What are Bamboo Sheets Made of?
Bamboo sheets are made from viscose from bamboo or bamboo rayon. Both are highly durably, silky-soft fabrics which retain their feel and appearance for years to come with very little care and nothing more than a light detergent. Spun from bamboo yarn comprising bamboo fiber cellulose, both viscose bamboo (also known as regenerated bamboo) and rayon are of equal quality, with closely matching characteristics.
If you are looking for excellent temperature regulation, a feeling which is silky without slipping from your skin, and a cost set at a fraction of the price of Egyptian cotton, then bamboo is definitely for you. Here we’ll be taking you through how bamboo yarn is made, the thread which bamboo fabric is made of, while explaining the practical benefits of sleeping on a pillowcase.
How is Bamboo Yarn Made?
Bamboo yarn is manufactured using a range of processes and treatments, however the most common method for making bamboo yarn, which is spun into textiles and sheets, involves hydrolysis alkalization with a multi-phase bleaching treatment. This is the technique used for most regenerated bamboo fiber. First, the bamboo leaves and the soft, inner pith are extracted and then finely crushed. The crushed bamboo cellulose obtained as a pulp is then soaked in a solution of 15 to 20% hydrogen peroxide at a controlled temperature for roughly 24 hours.
This is pressed to remove the excess hydrogen peroxide solution, and then heated to a higher temperature for between one and three hours, or until it forms bamboo alkali cellulose. The alkali cellulose is then crushed and left to dry for a day. Carbon disulphide is then added to the mix which causes it to form a gel as the reaction to the solution. The remainder of the carbon disulphide is evaporated, leaving cellulose sodium xanthogenate. This is then mixed with a diluted sodium hydroxide which causes it to dissolve into a viscous liquid containing roughly 7 percent sodium hydroxide and 15 percent bamboo fiber cellulose.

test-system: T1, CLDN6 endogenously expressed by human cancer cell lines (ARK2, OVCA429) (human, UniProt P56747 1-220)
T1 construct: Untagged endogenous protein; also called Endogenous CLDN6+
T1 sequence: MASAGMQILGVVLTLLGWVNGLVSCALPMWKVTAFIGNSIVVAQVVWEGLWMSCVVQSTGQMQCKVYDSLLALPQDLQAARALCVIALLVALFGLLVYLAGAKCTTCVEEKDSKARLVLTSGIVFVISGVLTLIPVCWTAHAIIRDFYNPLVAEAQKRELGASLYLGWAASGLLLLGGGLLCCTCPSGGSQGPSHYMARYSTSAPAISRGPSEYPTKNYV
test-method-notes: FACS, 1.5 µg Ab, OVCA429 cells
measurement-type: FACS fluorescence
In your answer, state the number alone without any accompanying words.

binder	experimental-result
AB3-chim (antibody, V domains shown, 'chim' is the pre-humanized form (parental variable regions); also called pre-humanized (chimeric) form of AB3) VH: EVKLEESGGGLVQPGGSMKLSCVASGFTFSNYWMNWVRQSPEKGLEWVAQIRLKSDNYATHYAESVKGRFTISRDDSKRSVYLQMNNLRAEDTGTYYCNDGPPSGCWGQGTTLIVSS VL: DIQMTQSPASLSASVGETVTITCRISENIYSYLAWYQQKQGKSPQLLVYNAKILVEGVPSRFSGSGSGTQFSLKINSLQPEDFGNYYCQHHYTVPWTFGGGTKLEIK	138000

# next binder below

The viscose bamboo cellulose then undergoes processing whereby it is fed into large spinneret nozzles within an acidic solution. The acid, most commonly sulfuric acid, causes the viscose bamboo cellulose sodium xanthogenate to harden and solidify, at which point it becomes cellulose bamboo fiber threads. Throughout this process the bamboo retains its bamboo kun, the natural bacteriostatic agent present in the plant.
These phytochemicals are antimicrobial and antifungal, and studies show that they remain present in all bamboo fabrics regardless of the individual process of manufacturing. This is also the same compound which makes the plant so resistant to pests and diseases. A range of various chemical manufacturing processes are employed to produce bamboo fabric; however, all involve a catalyst to form a fiber which is then spun into a yarn using industrial spinnerets.
Spun bamboo threads are then woven into bamboo fabric and then crafted into clothing, towels, pillows, bamboo sheets, and more. Bamboo fabric is highly sustainable, silky soft, antibacterial, and retains its color and feel for far longer than cotton. Thanks to the density and structure of bamboo fibers, bamboo fabric requires a lower thread count to match the softness of cotton.
Organic processing methods are at times used to manufacture bamboo sheets, modifying the process above slightly to reduce the amount of chemicals used. All bamboo fabric carry the same antimicrobial properties, while being highly durable and akin to silk in its softness.
You will find that bamboo fabric is on par with the softness of Egyptian cotton, while almost being as silky as true silk itself. Most bamboo sheets will come with specialized care instructions; however, most bamboo fabrics should be washed at a low temperature using a very mild detergent. Thanks to the unique nature of bamboo fibers, you will never need to run your item through a heavy wash using harsh detergents. There is also no need for fabric softener as bamboo remains smooth to the touch for many years.
Designers are coming to love bamboo fabric as it is far cheaper than silk and the fibers absorb dye far better. Bamboo fabric does not need to be mercerized in order to have the full vibrancy and luster of color brought out. In addition, bamboo fabric is far more wrinkle resistant that other types of material.
Bamboo Pillowcase Benefits
A bamboo pillowcase ensures that your head and neck stay cool, while the pillowcase itself never absorbs any of the oils from your skin. The superior moisture wicking and absorptive properties guarantee that your pillow stays dry throughout the night, while bamboo’s great antibacterial properties from the bamboo kun inherent prevents insects such as dust mites, and other microorganisms, from infesting the place where you rest your head. For the highest levels of cleanliness, healthiness, and comfort, look no further than bamboo pillowcases.